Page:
Renee Goularte's Kindergarten Classroom Tour



Here is the calendar wall, where most of our math work takes place. We start the day here every day, reviewing the pattern, counting the days with straws, linker cubes, and tallies, singing the months and the days of the week, and graphing the weather. Above the calendar is our birthday graph which stays on this wall all year.


Everything isn't introduced right away so the calendar area is simpler at the beginning of the year. You can tell it's October here because the ABB pattern for the days is done with Halloween colors.


The calendar area changes through the year as students create more advanced patterns and work with higher numbers.

When school starts in August, we start with an AB pattern for the days.

This September calendar shows an ABC pattern for the days. A few items have been added to the wall: a writing board for the numbers shown by straws, a weather graph, and a related counting activity.

By October, we have a few patterns made with linker cubes (we add one cube a day to make sticks of ten), and we've made a few bundles of ten straws.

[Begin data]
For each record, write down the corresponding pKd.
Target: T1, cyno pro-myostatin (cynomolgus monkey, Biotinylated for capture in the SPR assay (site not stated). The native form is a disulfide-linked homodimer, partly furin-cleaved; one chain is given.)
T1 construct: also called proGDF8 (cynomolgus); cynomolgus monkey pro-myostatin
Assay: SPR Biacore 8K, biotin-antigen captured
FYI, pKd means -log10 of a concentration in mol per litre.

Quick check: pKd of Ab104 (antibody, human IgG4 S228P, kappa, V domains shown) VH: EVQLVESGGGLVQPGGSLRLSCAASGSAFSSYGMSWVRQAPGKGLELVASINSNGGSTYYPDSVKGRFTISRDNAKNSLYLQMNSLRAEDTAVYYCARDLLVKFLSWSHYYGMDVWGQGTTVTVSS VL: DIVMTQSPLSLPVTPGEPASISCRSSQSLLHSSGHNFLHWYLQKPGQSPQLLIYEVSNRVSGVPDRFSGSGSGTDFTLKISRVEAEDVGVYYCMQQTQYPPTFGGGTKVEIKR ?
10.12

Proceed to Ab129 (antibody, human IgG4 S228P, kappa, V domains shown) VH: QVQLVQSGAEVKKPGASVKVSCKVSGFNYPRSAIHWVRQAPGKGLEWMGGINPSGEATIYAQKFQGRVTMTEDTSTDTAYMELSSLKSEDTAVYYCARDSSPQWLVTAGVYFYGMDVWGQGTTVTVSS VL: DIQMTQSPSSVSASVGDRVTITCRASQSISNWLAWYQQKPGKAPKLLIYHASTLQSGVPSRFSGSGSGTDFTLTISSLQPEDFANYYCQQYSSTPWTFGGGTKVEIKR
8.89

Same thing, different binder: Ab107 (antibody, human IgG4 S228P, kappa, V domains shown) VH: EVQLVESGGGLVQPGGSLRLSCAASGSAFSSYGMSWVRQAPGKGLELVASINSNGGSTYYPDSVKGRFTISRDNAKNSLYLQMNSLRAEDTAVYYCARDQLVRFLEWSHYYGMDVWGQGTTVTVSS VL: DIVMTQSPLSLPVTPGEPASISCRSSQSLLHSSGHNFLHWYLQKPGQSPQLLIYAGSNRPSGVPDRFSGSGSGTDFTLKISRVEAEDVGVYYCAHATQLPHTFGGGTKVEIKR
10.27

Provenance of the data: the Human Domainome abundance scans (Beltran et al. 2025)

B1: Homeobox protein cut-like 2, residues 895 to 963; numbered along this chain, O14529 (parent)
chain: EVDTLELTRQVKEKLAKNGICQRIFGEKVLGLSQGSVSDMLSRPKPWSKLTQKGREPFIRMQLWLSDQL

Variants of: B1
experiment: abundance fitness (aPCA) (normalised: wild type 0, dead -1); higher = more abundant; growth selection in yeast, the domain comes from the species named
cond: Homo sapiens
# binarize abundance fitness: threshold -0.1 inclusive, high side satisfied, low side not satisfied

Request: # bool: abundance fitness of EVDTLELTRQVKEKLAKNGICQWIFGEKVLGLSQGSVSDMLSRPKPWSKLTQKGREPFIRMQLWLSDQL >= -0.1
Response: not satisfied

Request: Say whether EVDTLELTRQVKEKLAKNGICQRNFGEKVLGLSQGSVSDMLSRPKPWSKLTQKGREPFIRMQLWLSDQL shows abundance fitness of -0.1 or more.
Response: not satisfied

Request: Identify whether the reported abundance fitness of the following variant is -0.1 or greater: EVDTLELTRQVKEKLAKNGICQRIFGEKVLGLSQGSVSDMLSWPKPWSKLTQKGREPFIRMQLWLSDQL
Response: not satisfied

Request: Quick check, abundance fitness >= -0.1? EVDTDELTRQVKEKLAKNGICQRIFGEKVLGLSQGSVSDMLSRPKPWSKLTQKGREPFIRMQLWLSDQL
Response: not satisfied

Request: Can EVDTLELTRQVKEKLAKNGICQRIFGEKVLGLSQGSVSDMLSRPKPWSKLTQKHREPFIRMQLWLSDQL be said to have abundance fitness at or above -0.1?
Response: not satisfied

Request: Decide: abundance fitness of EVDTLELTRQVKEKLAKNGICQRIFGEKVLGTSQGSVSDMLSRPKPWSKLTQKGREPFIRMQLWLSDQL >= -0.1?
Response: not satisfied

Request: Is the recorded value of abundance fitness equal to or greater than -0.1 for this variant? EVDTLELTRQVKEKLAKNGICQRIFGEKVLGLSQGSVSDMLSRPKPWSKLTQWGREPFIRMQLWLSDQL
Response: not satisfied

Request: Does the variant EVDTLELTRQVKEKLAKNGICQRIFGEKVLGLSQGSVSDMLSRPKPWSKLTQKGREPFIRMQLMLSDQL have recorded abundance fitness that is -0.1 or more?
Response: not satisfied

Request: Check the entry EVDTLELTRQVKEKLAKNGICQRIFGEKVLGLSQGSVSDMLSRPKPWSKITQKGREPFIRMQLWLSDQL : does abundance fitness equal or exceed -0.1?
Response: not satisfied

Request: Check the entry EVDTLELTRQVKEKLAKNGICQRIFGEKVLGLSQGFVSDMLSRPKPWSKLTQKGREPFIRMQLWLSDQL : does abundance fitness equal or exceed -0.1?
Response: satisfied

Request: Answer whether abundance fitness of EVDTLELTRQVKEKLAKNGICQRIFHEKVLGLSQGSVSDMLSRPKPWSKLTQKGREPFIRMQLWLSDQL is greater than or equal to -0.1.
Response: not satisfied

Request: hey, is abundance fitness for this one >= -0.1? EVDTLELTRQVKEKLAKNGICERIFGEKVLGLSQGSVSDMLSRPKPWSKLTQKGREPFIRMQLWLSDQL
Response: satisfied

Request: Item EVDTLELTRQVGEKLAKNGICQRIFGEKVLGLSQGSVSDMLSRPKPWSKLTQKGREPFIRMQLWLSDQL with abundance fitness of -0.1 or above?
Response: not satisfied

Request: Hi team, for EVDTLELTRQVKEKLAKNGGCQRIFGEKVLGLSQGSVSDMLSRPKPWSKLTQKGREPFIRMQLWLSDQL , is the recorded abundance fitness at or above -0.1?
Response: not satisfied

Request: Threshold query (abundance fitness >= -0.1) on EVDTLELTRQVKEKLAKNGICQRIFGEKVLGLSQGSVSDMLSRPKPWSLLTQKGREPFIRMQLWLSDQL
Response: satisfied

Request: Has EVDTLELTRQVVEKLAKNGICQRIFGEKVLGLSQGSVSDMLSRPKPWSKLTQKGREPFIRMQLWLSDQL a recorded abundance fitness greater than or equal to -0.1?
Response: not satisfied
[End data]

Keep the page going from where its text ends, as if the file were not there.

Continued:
By December, the strip of numbers showing how many days we've been in school has grown and we've added some shapes to the wall.


The January calendar shows an AAAB pattern and the beginning of our hundred chart that shows one hundred acts of kindness.

By February, we have added counting money to the calendar area and students are learning more about equations. This calendar shows an ABCC pattern.

All calendar work is done by students and the whole class participates in counting and reading the patterns.

Every day we

1. extend the pattern on the days
2. read the pattern aloud
3. sing the days of the weeks and months of the year
4. add a straw, bundle straws into ten bundles if necessary, and count the straws
5. write the numbers represented by straws
6. write the number of school days on the strip and on the chalkboard
7. add a tally to the tally sheet and count the tallies
8. add a linker cube to the pattern sticks (each one is ten cubes long)
9. adjust the "yesterday, today, and tomorrow" sentences
10. check the weather and color one unit on the weather graph
11. add a penny to the money count
12. do a simple equation







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